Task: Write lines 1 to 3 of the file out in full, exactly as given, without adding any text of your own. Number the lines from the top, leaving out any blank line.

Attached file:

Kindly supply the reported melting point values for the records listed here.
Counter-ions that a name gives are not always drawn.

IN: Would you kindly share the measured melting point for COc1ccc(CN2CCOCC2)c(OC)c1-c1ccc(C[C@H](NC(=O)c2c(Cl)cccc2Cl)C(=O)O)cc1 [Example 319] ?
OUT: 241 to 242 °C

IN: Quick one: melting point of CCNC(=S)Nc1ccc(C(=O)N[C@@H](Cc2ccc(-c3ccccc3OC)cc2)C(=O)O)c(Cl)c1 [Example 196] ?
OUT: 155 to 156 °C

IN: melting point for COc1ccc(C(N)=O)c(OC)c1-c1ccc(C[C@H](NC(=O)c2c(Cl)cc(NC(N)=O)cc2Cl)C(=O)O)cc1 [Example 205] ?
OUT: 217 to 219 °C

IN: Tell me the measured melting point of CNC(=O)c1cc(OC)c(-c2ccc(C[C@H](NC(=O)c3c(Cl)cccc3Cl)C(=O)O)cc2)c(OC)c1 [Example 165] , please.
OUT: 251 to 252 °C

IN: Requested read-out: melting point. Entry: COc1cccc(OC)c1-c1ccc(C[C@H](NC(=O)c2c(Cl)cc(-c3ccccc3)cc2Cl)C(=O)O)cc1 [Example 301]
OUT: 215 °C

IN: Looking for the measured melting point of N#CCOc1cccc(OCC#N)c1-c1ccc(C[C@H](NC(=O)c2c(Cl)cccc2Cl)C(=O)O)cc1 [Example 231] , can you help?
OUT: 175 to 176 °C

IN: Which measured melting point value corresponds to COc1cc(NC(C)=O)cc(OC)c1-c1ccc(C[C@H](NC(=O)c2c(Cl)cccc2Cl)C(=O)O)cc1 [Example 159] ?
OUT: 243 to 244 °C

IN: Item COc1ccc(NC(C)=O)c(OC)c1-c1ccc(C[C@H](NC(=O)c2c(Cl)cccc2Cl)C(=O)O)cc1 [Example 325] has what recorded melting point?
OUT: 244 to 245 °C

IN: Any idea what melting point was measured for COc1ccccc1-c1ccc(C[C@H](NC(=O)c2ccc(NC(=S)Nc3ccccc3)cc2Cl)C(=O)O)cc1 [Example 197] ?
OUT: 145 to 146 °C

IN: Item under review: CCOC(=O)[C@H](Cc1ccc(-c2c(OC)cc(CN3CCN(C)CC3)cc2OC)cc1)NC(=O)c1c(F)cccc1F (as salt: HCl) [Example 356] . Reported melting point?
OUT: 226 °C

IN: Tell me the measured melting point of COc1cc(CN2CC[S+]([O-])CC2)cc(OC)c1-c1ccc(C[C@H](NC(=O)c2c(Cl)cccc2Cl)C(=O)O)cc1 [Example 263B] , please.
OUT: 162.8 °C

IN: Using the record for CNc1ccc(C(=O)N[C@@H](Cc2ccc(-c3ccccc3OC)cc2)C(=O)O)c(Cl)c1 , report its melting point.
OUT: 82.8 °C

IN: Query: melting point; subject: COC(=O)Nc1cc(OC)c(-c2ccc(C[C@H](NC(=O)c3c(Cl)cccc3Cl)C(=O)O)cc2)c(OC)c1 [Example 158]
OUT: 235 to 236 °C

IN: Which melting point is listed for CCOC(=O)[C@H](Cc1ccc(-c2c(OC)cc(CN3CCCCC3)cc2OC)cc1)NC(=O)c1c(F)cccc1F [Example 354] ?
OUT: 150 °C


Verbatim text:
Kindly supply the reported melting point values for the records listed here.
Counter-ions that a name gives are not always drawn.

IN: Would you kindly share the measured melting point for COc1ccc(CN2CCOCC2)c(OC)c1-c1ccc(C[C@H](NC(=O)c2c(Cl)cccc2Cl)C(=O)O)cc1 [Example 319] ?